Paul Holmgren has made most of his big deals as General Manager of the Philadelphia Flyers in the summer. The last time the Flyers acquired a franchise defenseman, Holmgren did it at the 2009 Entry Draft, acquiring Chris Pronger.
You’ll recall back in 2012, Paul Holmgren attempted to sign Nashville Predators star defenseman and face-of-the-franchise, Shea Weber. It was, and still is, one of the ballsiest contracts in recent memory. It put Nashville — a small-market team with a budget-conscious attitude– in a precarious position; lose your star player for four first-round draft picks, or pay $68 million dollars in signing bonus money over the first six years of the deal. $52 million of that comes in the first four years of the deal and $26 million of it was in the first year alone.
Since it is signing bonus money, none of that would have been affected when the new CBA was constructed, making it all truly guaranteed money. Ultimately the Predators matched the deal. Whether they truly can continue to afford it is an entirely different question.
Fast forward to 2014 and Chris Pronger is, for all intents and purposes, done playing hockey — regardless of his “attempts” to return, which is simply a formality because of a poorly constructed rule in the previous CBA. That means the Philadelphia Flyers are in need of a new franchise defenseman — which is why they went after Weber the first time– which would be the key missing piece to a team with much youth, depth, and promise shown on the offensive side of the puck to go along with the revival of a solid young goalie.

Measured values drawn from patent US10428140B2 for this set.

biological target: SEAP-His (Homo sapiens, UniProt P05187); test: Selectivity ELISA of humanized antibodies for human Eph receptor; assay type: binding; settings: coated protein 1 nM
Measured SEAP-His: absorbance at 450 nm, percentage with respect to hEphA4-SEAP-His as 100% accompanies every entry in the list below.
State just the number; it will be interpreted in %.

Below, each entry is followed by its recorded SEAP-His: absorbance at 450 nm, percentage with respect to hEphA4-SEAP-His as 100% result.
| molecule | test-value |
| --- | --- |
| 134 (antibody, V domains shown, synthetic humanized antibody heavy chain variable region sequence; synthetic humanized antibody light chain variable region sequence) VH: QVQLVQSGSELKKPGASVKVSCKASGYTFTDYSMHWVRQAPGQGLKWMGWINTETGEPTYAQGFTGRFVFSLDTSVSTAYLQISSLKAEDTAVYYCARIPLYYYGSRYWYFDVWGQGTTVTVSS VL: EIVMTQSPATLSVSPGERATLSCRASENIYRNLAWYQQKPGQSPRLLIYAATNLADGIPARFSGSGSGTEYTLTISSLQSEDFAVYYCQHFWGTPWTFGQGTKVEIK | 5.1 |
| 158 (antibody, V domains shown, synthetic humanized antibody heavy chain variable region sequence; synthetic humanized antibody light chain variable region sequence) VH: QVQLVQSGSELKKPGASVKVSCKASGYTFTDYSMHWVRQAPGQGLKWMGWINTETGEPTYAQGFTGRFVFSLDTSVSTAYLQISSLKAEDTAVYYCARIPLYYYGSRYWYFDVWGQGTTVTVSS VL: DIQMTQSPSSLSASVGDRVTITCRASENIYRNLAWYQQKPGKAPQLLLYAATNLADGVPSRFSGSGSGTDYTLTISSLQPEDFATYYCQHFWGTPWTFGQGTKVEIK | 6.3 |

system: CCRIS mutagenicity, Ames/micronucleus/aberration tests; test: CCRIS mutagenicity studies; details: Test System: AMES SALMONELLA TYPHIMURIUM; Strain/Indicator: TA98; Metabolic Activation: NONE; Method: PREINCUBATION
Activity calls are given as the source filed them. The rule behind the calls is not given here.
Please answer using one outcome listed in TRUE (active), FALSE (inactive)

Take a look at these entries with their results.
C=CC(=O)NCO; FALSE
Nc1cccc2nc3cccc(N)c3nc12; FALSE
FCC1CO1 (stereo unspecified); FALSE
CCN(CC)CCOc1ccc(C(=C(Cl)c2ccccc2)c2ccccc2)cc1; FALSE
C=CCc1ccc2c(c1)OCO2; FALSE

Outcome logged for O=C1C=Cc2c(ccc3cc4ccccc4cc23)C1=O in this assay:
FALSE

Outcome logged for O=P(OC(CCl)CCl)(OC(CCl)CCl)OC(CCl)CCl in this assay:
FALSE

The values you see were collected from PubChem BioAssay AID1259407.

The blockbuster trade deals are most often done in the summer. The NHL Entry Draft is ideal. Where is the 2014 NHL Entry Draft being held? Philadelphia. Do you think Paul Holmgren (or Ron Hextall) is going to want to make a splash in front of the hometown fans? You better believe it.
A trade for Weber would — and should — take a lot to pull off. The Flyers are one of the few teams in the league with enough pieces to do it. One would assume the Predators would command a return similar to what the Flyers gave up to get Pronger. Here are a few potential trade pieces.
Brayden Schenn has shown the ability to be a number two center in this league, and could soon find himself in the running for an All-Star nomination. He has grown immensely this season and his numbers prove that as he is currently setting his career-highs in goals, assists and points. He has the physicality and the compete level that you would want in any player. Will he ever be a Ryan Kesler? No, probably not. Can he be a very nice complimentary piece among a team’s top-six forwards group? Absolutely, and at only 22-years old who knows where his ceiling is. Luckily for the Flyers, they have a capable fill-in for him named Vincent Lecavalier who would probably prefer to make the move back to center. They also have Scott Laughton who all but cracked the roster this season and instead is in the process of tearing up the OHL. He currently sits 11th in the league in scoring, racking up 39 goals and 47 assists through just 53 games.